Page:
Rhode Island offers two classifications of electrician licenses: journeyperson electrician and electrical contractor. The state does not provide a master electrician license. Rhode Island also offers specialty electrical licenses based on training and experience. 

Rhode Island electrician licensing types include:

  • Electrical Contractor

  • Corporation Electrical Contractor

  • Journeyperson Electrician 

  • Limited Electrician/Manufacturers 

  • Limited Electrician/Non-Manufacturers 

  • Limited Maintenance Journeyperson 

  • Burner Contractor 

  • Corporation Oil Burner Contractor 

  • Burner Person License 

  • Fire Alarm Contractor 

  • Corporation Fire Alarm Contractor

  • Fire Alarm Installer

  • Electrical Sign Contractor

  • Sign Installer CF Corporation 

  • Sign Contractor Lightning Protection

  • Contractor LPC Lightning Protection

  • Installer LPI

Benefits of Becoming a Licensed Contractor in Rhode Island

According to the U.S. Bureau of Labor Statistics, Rhode Island electricians made an average of $57,740 in 2019, with experienced electricians earning up to $82,640 annually.

There are many benefits you’ll see from pursuing a Rhode Island electrician license:

  • Most importantly, Rhode Island requires a state license to legally perform electrical work.

  • A trade license provides proof of your experience and skill.

  • Only licensed electricians can: work independently as an electrical contractor, operate a business and advertise services, obtain commercial insurance and bonding, pull electrical permits, pass inspections, and bid on public and government projects.

  • A license protects your company and customers.

  • Licensure gives you a competitive advantage in the job market.

  • It also increases your earning potential as an electrician.

How Much Does It Cost to Get an Electrician License in Rhode Island?

Overall cost may vary depending on your choice of preliminary electrical education. Journeyman licenses cost $78 and require a renewal fee of $78 every two years. Electrical contractor licenses cost $240 and corporate contractor licenses cost $200. Both require renewal every two years at the same rate. 

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How Long Does It Take to Get an Electrician License in Rhode Island? 

Obtaining an electrician license in Rhode Island takes a minimum of four years of hands-on experience combined with at least 576 hours of classroom instruction. Electrical contractors in Rhode Island need six years of experience, with at least two years serving as a licensed journeyman electrician.

Rhode Island Electrician Training Programs and Schools 

Many community colleges, trade schools, and technical and vocational schools offer the necessary training to become an electrical professional in Rhode Island. You can find training opportunities all over the state, including in bigger cities and smaller communities.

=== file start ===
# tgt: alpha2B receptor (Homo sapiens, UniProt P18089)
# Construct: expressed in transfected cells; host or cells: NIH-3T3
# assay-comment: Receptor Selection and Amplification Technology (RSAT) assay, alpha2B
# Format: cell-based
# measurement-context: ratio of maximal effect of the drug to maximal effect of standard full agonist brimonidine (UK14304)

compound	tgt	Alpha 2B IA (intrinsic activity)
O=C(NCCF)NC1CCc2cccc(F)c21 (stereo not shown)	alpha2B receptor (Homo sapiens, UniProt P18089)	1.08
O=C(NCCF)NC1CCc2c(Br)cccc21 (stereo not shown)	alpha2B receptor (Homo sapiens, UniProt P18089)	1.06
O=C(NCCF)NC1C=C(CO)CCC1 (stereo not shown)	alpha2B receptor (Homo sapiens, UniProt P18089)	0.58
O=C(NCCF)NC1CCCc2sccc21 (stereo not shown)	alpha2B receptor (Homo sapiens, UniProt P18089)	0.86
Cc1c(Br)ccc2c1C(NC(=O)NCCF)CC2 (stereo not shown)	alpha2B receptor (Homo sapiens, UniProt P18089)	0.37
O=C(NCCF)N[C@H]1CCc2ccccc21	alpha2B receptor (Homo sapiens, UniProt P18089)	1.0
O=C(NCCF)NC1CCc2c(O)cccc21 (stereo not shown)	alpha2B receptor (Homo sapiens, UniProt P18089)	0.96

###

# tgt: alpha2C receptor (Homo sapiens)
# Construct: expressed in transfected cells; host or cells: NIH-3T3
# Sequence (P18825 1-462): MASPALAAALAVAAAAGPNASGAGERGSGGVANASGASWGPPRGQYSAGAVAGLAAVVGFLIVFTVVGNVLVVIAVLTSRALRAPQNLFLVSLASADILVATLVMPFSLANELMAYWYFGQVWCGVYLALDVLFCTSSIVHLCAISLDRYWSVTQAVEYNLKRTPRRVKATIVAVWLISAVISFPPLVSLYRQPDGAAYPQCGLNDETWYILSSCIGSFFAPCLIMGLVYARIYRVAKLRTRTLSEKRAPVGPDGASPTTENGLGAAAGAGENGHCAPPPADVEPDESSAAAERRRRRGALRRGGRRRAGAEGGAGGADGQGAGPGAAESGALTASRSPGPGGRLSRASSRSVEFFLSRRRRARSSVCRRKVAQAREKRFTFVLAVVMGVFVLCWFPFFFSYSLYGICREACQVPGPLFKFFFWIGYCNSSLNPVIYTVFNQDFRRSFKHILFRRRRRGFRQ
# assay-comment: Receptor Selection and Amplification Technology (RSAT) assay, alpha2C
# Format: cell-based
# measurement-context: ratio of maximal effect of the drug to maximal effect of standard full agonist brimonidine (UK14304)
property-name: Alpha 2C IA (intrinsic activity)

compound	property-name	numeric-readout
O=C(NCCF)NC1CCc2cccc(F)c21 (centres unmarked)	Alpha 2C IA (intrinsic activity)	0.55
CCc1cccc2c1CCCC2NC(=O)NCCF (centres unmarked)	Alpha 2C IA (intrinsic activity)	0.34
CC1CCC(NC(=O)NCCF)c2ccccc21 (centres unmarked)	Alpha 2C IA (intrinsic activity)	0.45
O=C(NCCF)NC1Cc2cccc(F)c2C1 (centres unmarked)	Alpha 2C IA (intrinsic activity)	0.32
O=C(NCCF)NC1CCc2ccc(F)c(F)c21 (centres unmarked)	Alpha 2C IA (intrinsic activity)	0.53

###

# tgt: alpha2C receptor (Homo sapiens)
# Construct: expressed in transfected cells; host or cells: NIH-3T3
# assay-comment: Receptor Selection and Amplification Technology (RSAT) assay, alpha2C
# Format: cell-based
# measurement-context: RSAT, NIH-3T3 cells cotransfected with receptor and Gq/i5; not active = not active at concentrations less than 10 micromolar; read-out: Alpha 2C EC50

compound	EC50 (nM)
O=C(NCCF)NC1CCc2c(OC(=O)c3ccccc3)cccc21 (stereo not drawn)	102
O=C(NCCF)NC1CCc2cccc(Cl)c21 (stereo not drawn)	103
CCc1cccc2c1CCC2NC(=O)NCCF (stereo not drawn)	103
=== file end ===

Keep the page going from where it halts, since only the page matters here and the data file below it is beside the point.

Rhode Island trade schools

Electrician Apprenticeship Programs

Aspiring electrical apprentices are responsible for securing employment as an apprentice on their own, but may find resources through the Rhode Island Apprenticeship Program and their partnership with Apprenticeship Rhode Island. Becoming a registered apprentice is a proven path to gaining the paid training you need to increase your skill levels and wages.

In Rhode Island, local International Brotherhood of Electrical Workers (IBEW) union chapters partner with the National Electrical Contractors Association (NECA) to offer apprenticeships jointly through local Joint Apprenticeship & Training Committee (JATC) offices.

Trade associations like the Associated Builders and Contractors Inc (ABC) and Independent Electrical Contractors (IEC) provide non-union apprenticeships. The Rhode Island Construction Training Academy also places apprentices with local non-unionized employers. 

Who Issues Electrician Licenses in Rhode Island?

The Rhode Island Department of Labor and Training Division of Workforce Regulation and Safety, Division of Professional Regulations Unit (DLT) is responsible for issuing electrician licenses.

Does My Rhode Island Electrical License Work in Any Other State?

Rhode Island does not offer reciprocity with any other states. However, you may submit an active out-of-state license with a notarized letter from your previous employer to take the place of Rhode Island's educational requirements. 

National Electrician Certifications

While optional, national certifications can help you demonstrate your proficiency in certain aspects of the electrical trade to potential employers and clients, which often translates into more job opportunities and higher pay. 

These include the Independent Electrical Contractors’ Certified Professional Electrician (CPE) distinction, certification through the National Fire Protection Association (NFPA), among dozens of additional electrician certifications available.

Resources

You can stay up to date on all electrician industry news in several ways: